Oil and Water (TikTok Challenge)

In light of the recent bomb threats in one of the biggest small towns in New Jersey, the new superintendent left messages for the parents of each student enrolled in the district. Every building in the school district will reopen after an emergency closure resulted from a threat that went viral on social media. This was not the first threat the district has endured. But this time, the adversity has directed the energy where it may be best felt—a conversation between parents and students.

As I listened to the plea for help, I prepared my mind as both an educator of ten year olds and a parent of a seventeen year old. I considered my students who confide in me how messy the bathroom has become (as a result of TikTok inspired vandalism). Their little hearts conflicted as they exchange their thrill of the chaos for their need to be exonerated. They don’t want to get in trouble for something that another student did.

I considered my son who is on the cusp of getting his driver’s license and applying for jobs and preparing for graduation. I also think about how smart he is, his potential, and his likeliness to stay out of trouble. It’s his affiliations that bring me pause.

The superintendent’s message was a call to action for parents to have a meaningful conversation with their children. There’s a need not only to prevent future occurrences, but to discuss the implications of this kind of behavior.

We must be cautious to label these acts frivolous or thoughtless! There could be nothing more contrary. A LOT of effort went into concocting these challenges. The social media mileage that it’s been getting is not accidental. Somewhere there is a proud troll. The impact ripples throughout communities across the nation. How long have we been telling our youngsters to think globally? We had no idea how that might manifest.

When I picked my son up today, I greeted him with the love that comes from missing him for a few days. I asked him his thoughts of the “day off from school” as a result of the recent threat. He was appreciative that it wasn’t a “remote instruction” day. Beyond that, it all seemed to be outside of his purview.

I replayed the superintendent’s message for my son. I cautiously approached the need to have this conversation in a way that he could “buy” into the the resolve. I watched my son’s expression fade from disinterest into something that resembled “are we done here?”

I began by reminding him of the various occasions that he thought he had things under control only to realize that situations can be cumbersome or overwhelming. I then affirmed how smart he was and how much trust I have in his decisions.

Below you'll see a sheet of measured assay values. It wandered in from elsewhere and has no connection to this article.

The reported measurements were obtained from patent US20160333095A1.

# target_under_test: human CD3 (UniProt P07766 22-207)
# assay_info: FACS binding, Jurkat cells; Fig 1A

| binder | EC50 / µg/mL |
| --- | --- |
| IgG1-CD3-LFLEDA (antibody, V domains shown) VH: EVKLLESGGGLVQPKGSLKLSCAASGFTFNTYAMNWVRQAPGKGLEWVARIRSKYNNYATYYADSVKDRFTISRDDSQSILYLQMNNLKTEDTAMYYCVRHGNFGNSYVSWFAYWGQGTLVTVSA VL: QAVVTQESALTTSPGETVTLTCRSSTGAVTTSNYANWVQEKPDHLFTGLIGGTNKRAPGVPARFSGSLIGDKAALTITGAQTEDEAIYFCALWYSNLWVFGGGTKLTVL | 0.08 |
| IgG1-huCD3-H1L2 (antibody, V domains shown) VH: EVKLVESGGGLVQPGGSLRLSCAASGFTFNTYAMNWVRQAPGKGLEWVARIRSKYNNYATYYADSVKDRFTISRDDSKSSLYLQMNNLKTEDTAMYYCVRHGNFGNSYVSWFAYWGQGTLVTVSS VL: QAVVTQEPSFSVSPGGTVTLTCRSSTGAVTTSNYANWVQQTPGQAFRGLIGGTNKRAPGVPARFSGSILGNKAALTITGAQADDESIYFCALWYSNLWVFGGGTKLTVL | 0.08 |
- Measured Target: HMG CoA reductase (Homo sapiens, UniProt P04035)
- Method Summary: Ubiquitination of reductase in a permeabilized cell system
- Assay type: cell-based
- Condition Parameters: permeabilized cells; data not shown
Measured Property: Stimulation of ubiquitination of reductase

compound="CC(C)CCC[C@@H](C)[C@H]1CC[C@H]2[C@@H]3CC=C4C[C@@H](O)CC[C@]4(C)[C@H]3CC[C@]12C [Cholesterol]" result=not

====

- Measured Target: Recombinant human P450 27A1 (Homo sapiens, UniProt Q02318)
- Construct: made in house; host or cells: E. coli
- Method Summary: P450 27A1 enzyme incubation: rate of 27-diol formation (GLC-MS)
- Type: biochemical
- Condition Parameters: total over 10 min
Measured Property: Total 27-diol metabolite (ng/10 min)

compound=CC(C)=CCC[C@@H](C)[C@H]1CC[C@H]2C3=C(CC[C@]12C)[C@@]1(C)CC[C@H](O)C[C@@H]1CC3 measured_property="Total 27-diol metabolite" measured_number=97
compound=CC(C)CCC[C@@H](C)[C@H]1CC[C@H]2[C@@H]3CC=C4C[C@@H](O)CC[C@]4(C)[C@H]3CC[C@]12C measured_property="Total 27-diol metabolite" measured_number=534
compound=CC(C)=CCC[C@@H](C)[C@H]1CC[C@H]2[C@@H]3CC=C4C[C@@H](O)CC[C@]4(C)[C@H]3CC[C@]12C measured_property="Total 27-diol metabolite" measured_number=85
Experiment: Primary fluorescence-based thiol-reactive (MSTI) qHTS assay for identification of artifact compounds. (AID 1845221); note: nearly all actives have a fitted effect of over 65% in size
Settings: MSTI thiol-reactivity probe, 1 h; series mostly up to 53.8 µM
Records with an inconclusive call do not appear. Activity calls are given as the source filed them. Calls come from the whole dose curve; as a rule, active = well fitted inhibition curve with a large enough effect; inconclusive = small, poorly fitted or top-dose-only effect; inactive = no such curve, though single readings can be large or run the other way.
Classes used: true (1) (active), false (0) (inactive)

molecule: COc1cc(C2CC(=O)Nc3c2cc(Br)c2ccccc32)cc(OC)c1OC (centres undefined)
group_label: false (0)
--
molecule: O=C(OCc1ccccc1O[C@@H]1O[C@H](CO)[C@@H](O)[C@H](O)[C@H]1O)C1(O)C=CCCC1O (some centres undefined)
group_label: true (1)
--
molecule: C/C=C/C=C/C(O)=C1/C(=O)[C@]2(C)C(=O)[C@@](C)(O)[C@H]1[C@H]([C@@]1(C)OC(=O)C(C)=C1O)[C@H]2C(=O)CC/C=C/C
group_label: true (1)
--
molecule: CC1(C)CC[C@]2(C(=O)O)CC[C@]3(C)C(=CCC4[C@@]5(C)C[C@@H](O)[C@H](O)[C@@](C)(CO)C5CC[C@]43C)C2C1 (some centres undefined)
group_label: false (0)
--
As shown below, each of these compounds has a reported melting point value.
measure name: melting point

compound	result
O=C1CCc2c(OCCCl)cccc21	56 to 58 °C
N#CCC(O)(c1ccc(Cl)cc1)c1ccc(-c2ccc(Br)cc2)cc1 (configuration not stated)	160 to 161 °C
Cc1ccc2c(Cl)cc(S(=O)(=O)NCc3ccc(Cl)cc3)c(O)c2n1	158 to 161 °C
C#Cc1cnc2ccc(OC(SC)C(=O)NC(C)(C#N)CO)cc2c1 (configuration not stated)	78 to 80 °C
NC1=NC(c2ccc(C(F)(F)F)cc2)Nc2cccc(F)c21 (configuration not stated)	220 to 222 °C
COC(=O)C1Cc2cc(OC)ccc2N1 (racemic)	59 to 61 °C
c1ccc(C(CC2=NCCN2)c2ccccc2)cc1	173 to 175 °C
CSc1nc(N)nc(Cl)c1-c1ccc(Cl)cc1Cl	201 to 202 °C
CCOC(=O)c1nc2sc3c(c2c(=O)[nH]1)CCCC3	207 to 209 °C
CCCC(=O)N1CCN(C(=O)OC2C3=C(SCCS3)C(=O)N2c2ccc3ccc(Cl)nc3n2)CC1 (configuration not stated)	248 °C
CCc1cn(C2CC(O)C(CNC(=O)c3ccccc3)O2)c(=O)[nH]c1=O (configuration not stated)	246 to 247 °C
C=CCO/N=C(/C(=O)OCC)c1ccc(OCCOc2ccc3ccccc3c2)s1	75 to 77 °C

THEN…

I reminded him of my role to guide him rather than restrict him or hover over him. What happened next surprised even me. My son picked up a fruit and began to toss it into the air rhythmically. Up and down, over and over. Seemingly not paying attention, it wasn’t until I hit upon a nerve that he missed his mark and dropped the fruit.

He couldn’t focus on his toss and grasp the points at the same time. He offered little as a rebuttal as the conversation morphed more so into a lecture. Sure enough, each time I hit upon a valid point, he dropped the fruit.

Despite the easy analogy that could be made between regretful decisions and this pummeled fruit, I narrowed the talk to three points.

1) Students have some knowledge of what is happening here and may not have fully considered the consequences. Nonetheless, it does not require hard evidence to charge another student with vandalism. It merely requires a witness or mitigating circumstances to transform an investigation into formal charges.

2) Someone will speak up to either put an end to the destructive behavior or they will direct that negative energy from themselves (to ensure that they are not blamed).

3) If even half the parents had this “meaningful” talk with their child, the kids would likely steer clear of the kids that they KNOW are engaging in this activity.

I call this “oil and water.” Both are powerful, but neither wants anything to do with the other. Students who desire to be on the path to success want nothing to do with behavior that will create obstacles. For other students, misdirection will continue until they experience a consequence for themselves or until they witness someone else get caught.

I’ve asked my son to consider “oil and water” as he witnesses these TikTok challenges unfurl. From this point on, he can no longer claim that he doesn’t know any better. And as his parent, I can no longer say that I didn’t at least start the conversation.

Defining Wealth

Wealth is not exclusive to an accumulation of resources. It can be a state of mind. To be rich in health or opportunity; to have strong relationships; or to have rich dreams.